Further, there is the unshakeable feeling that if the Phillies were positioned to spend a lot of money on a big-ticket free agent, it would have happened by now. That it has not happened suggests strongly that it will not happen.
Center field was long thought to be where the Phillies would spend free-agent dollars this offseason. With the recent acquisition of Ben Revere, though, center field figures to be covered for a few years.
Revere should help defensively, but he adds another left-handed bat to a predominantly left-handed lineup. Additionally, Revere has never hit a major league home run, so he figures to do nothing to address the Phillies' power shortage.
More and more, it seems that the Phillies will have to make the best of an imperfect situation by settling for free-agent talent that does not exactly fit their needs.
The premier power-hitting outfielder left on the board is Nick Swisher.
He is a switch-hitter, but most of his power comes from the left side. And while he may not end up getting the type of money Jayson Werth got, he was talking about cash like that as recently as August.
The Phillies may be better served reaching down for the likes of Delmon Young, who hit .267 with 18 home runs and 74 runs batted in for the Detroit Tigers in 2012. Young is a right-handed hitter; he is only 27 years old and he's coming off ankle surgery. He could be signed for short years and/or short money.
Plus, signing Young would presumably keep the Phillies from settling on Cody Ross.
Phillies fans might have a hard time warming to Ross after his two home runs off Roy Halladay in Game 1 of the 2010 National League Championship Series started the Phillies on the course to disaster.
Besides, Ross' slash line of .267/22/81 is not much different from Young's .267/18/74. And Ross is four years older.
As for pitching, following the recent signings of Mike Adams and John Lannan, it is possible that the Phillies are finished looking to shore up their pitching staff.
But as last season proved, no one ever has enough quality pitching. Halladay and Cliff Lee both missed a number of turns in the rotation in 2012, and the starts from the likes of Kyle Kendrick and Vance Worley could fairly be called "underwhelming."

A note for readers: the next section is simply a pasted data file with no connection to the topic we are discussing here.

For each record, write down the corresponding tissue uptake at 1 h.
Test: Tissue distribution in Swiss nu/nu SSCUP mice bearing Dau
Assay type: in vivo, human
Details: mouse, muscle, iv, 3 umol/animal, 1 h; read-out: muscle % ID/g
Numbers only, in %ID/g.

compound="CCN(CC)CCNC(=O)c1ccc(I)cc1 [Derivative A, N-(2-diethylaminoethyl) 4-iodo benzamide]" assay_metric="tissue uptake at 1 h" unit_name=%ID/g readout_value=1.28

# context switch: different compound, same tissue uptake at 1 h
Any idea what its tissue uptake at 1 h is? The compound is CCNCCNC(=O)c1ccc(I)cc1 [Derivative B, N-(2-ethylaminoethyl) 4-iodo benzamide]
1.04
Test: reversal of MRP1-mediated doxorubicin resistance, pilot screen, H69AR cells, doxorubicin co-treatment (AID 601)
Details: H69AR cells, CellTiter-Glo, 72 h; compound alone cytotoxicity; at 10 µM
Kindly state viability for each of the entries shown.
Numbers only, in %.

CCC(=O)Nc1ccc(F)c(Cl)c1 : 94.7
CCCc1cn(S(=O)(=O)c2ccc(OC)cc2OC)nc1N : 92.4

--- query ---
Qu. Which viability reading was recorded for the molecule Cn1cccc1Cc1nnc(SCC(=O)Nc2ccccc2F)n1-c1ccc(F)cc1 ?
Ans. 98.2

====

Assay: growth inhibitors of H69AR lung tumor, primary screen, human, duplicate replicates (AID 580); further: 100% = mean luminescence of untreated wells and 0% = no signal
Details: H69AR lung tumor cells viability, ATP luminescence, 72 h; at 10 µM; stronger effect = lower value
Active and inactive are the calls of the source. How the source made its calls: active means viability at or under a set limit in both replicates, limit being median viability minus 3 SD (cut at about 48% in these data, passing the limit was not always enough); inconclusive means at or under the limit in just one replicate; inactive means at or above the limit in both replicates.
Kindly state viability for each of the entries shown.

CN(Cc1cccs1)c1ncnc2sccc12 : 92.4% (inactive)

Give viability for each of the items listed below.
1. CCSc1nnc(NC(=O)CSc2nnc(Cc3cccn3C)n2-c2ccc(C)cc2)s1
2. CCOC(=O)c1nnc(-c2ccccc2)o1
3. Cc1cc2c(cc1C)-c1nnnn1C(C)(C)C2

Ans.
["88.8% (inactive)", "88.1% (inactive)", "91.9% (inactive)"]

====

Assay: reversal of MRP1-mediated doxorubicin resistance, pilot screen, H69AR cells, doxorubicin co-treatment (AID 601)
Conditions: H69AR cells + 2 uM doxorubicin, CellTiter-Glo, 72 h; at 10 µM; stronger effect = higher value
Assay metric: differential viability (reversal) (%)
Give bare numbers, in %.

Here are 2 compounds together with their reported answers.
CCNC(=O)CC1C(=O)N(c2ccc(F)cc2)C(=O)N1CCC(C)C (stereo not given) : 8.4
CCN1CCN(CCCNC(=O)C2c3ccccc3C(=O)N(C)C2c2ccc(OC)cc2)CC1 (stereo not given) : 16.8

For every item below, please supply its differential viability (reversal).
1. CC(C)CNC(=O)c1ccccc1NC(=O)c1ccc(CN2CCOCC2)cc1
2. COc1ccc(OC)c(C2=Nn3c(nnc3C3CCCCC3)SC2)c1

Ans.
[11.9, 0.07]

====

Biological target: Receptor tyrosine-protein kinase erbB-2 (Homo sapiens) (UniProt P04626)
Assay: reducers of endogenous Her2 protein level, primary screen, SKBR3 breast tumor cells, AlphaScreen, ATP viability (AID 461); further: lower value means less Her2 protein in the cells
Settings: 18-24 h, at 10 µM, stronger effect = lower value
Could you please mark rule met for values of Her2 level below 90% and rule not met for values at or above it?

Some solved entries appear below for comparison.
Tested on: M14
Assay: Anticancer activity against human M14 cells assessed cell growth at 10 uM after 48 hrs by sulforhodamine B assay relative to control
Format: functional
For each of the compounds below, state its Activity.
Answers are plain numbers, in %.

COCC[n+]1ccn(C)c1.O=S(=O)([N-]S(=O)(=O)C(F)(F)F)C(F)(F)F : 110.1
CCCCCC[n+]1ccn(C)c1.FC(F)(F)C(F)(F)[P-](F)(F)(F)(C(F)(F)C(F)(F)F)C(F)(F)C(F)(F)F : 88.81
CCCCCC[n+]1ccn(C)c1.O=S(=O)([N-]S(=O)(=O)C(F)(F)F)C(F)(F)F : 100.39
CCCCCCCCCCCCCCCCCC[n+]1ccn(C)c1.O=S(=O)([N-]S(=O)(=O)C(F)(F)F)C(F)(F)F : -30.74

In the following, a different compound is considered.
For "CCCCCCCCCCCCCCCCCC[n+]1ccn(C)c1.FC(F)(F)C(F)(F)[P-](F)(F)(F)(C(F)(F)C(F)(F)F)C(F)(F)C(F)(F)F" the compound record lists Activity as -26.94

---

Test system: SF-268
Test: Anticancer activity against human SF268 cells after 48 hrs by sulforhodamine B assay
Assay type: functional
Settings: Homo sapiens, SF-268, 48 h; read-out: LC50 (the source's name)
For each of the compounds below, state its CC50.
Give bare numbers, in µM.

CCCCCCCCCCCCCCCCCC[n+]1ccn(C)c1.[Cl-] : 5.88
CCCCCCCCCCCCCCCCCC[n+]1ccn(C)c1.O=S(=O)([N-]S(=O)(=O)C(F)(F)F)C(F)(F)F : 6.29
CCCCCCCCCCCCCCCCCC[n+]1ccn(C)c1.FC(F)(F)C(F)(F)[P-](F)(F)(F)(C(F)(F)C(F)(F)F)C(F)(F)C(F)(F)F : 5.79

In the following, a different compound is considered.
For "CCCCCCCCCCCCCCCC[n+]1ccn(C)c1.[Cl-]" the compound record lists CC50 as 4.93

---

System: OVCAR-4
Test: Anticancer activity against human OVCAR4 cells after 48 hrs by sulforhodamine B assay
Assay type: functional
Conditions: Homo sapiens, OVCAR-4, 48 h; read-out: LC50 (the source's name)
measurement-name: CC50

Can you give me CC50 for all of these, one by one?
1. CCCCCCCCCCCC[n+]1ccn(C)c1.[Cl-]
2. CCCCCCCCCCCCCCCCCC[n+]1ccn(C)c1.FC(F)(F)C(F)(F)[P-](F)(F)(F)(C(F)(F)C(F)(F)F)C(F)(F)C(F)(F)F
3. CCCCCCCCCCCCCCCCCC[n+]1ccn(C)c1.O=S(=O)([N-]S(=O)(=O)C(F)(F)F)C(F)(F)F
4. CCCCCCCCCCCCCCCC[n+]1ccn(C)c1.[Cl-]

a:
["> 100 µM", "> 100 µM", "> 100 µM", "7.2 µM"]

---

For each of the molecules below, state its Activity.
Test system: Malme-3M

The Phillies are exceptionally unlikely to commit significant money on a fourth starter to back up Halladay, Lee and Cole Hamels (each of whom will earn over $20 million in 2012.) That probably rules out acquiring the likes of Edwin Jackson or even Shaun Marcum.
If the Phillies have any faith at all in Kendrick, Lannan and Tyler Cloyd, they might be better served trying to patch the last two rotation spots with those pitchers.
Signing a stopgap veteran like Freddy Garcia or Kevin Millwood (both ex-Phillies, incidentally) would probably do more to stunt the development of the players already in place than add value to the team.
But he is only 29, and is reportedly receptive to a one-year deal. Liriano is only two years removed from a 14-10 campaign in 2010 where he struck out 201 batters. If he is willing to sign with the Twins for one season, might he consider coming to Philadelphia under a similar arrangement?
One more good bullpen arm would not hurt. Kyle Farnsworth, Francisco Rodriguez and Matt Capps are all available, and they all have histories as closers and other relevant late-inning experience.
As the foregoing illustrates, the remaining free agents all have shortcomings, and none of them are perfect fits for what the Phillies need.
Then again, many of the free agents already snapped up (B.J. Upton, Josh Hamilton) were not perfect candidates, either, and they cost the Atlanta Braves and the Los Angeles Angels of Anaheim very serious money.
There is also the possibility that the Phillies are finished making moves this offseason.
If they have a bullet or two left to fire, though, the options are getting more limited by the day.